Friday, January 3, 2014

2013 Minnesota health reform review

Here is a review of some of Minnesota’s health reform activities in 2013.

Medicaid and the Affordable Care Act
February brought significant changes for Minnesota’s public health insurance programs. Gov. Mark Dayton signed legislation Feb. 19 that providing access to quality health care coverage for an additional 35,000 low-income adults. The bill took advantage of a key component of the federal Affordable Care Act, which allows states to expand Medical Assistance (MA) eligibility.

Also in February, Gov. Mark Dayton and Human Services Commissioner Lucinda Jesson announced DHS was partnering with six major health care providers to test a new payment model that prioritizes quality, preventive care and rewards providers for achieving mutually-agreed upon health goals. The Health Care Delivery Systems Demonstration project was expected to affect the care of more than 100,000 Minnesotans and save Minnesota's Medicaid program approximately $90 million over three years.

The federal Department of Health and Human Services also provided guidance to states, including Minnesota, interested in pursuing a provision in the Affordable Care Act known as the Basic Health Plan. Based on this, DHS announced that Minnesota's nation-leading health care program for the working poor, MinnesotaCare, would have a path for being preserved and improved.
In September, Minnesota Commerce Commissioner Mike Rothman released the individual policy premium rates in advance of MNSure’s opening. The rates were the lowest average rates in the country for health insurance plans sold through exchanges. MNSure saw strong demand for coverage with 10,000 user accounts being created in the first 10 days of MNsure’s launch in October. By December, the number of people signed up topped 24,000 and more than 50,000 accounts had been created. In addition, MNsure added seven more health plans for Minnesotans in the Southeastern region of the state and extended deadlines at the end of the year.

SIM Minnesota
In February 2013 the Center for Medicare and Medicaid Innovation (CMMI) awarded Minnesota a State Innovation Model (SIM) testing grant of over $45 million to use across a three-year period ending October 2016. The goal is to help Minnesota’s providers and communities work together to create healthier futures for Minnesotans. This effort is a joint initiative of DHS and MDH. Minnesota will use the grant money to test new ways of delivering and paying for health care using the Minnesota Accountable Health Model. Taskforces were announced in June and started meeting later in the year.

Health Care Homes
The number of Minnesota’s primary care clinics choosing to become health care homes continued to rise in 2013. By the end of the year, Minnesota had more than 322 certified health care homes, or about 43 percent of primary care clinics, serving more than 3 million Minnesotans.

Quality measures
In August, Minnesota released the nation’s largest statewide patient experience survey. The survey included results from the more than 230,000 patient-completed surveys on patient experience of care—known as the Clinician and Group Surveys – Consumer Assessment of Healthcare Providers and Systems (CG-CAHPS)—from 651 clinics. The data was collected as part of Minnesota's Statewide Quality Reporting and Measurement System.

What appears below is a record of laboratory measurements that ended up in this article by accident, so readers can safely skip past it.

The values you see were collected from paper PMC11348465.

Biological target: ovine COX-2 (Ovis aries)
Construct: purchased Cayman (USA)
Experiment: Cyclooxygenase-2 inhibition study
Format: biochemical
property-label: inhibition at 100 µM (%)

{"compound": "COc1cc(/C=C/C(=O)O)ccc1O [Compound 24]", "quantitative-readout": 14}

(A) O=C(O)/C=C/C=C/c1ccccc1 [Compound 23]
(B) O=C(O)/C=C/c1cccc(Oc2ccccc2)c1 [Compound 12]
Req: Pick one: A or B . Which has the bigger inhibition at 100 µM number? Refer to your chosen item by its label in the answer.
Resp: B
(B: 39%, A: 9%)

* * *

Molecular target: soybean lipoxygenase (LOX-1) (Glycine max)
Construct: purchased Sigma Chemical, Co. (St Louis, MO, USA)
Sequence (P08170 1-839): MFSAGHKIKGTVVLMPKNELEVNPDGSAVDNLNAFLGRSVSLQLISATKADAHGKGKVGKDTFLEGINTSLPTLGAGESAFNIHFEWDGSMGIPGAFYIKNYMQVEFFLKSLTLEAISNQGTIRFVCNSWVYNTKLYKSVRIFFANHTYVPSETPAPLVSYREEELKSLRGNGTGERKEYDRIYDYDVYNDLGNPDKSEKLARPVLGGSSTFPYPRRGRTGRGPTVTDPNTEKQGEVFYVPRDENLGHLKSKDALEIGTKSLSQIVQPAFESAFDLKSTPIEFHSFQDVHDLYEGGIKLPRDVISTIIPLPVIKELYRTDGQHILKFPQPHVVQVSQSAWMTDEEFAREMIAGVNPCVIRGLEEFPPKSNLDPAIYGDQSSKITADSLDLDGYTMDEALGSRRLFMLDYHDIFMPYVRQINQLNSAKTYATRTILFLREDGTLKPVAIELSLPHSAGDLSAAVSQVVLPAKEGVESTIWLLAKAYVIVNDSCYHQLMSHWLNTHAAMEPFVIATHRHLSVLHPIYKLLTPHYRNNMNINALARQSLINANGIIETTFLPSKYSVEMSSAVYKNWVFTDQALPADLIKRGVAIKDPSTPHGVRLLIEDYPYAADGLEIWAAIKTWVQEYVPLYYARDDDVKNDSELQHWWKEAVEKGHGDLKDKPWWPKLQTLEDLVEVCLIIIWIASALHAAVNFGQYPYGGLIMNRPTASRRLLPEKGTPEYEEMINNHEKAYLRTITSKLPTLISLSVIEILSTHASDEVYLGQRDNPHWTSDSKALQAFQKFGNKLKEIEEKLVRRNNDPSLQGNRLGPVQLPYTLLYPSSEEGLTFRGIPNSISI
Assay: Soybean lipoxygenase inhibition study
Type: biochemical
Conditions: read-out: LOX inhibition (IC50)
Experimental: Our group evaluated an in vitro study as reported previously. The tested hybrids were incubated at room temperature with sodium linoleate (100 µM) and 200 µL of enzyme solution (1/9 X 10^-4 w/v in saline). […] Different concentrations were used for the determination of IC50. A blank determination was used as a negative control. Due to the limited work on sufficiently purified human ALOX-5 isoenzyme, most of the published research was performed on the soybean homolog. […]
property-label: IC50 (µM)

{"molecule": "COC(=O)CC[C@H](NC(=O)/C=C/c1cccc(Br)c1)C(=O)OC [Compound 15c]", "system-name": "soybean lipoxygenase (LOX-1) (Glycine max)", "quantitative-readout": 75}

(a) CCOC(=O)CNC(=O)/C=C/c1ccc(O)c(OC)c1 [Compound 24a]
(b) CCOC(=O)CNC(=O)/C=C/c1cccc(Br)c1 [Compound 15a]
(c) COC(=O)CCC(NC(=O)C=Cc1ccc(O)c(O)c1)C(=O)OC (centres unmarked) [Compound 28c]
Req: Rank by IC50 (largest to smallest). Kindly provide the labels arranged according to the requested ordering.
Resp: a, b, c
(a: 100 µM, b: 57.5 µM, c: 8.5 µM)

Statewide Health Improvement Program
Minnesota’s Statewide Health Improvement Program received another round of funding from the Minnesota Legislature in 2013. The Minnesota Department of Health (MDH) awarded more than $21.2 million in Statewide Health Improvement Program (SHIP) grants in November to counties and cities across Minnesota. The grants will be used by communities – in partnership with local businesses, schools, and local governments – to implement projects and programs that will promote exercise and physical activity, improve nutrition, and decrease tobacco use.

Senior care
Reform 2020 advanced through the Legislature and received funding in 2013. The effort transforms Minnesota's Medicaid program to better meet the challenges of rising health care costs and a growing aging population while better serving Minnesotans' long-term care needs. One of the priorities of Reform 2020 is keeping more seniors and people with disabilities living in their homes and communities.

The Minnesota Legislature also passed new home care licensing regulations that the Minnesota Department of Health is in the process of implementing.

In December, the Minnesota Department of Health reported that Minnesota saw a significant slowdown in health care spending increases. Health care spending in Minnesota increased 2 percent to $38.2 billion from 2010 to 2011. In addition, Minnesota's per-person health care spending in 2011 of $7,145 was lower than the national per-person cost of $8,175. Plus, health care spending accounted for a smaller share of Minnesota's economy, 13.6 percent, compared to the national number of 16.9 percent.

A one-of-a-kind DHS program that provides nursing homes additional payment for quality improvement projects showed promise for encouraging overall nursing home quality improvement, according to a study published this month in the journal Health Affairs. Researchers analyzed the impact that the Performance-based Incentive Payment Program (PIPP) had on care quality in participating nursing homes.

A new report from the Commonwealth Fund found Minnesota was among the best states in the nation when it came to health care for low-income individuals.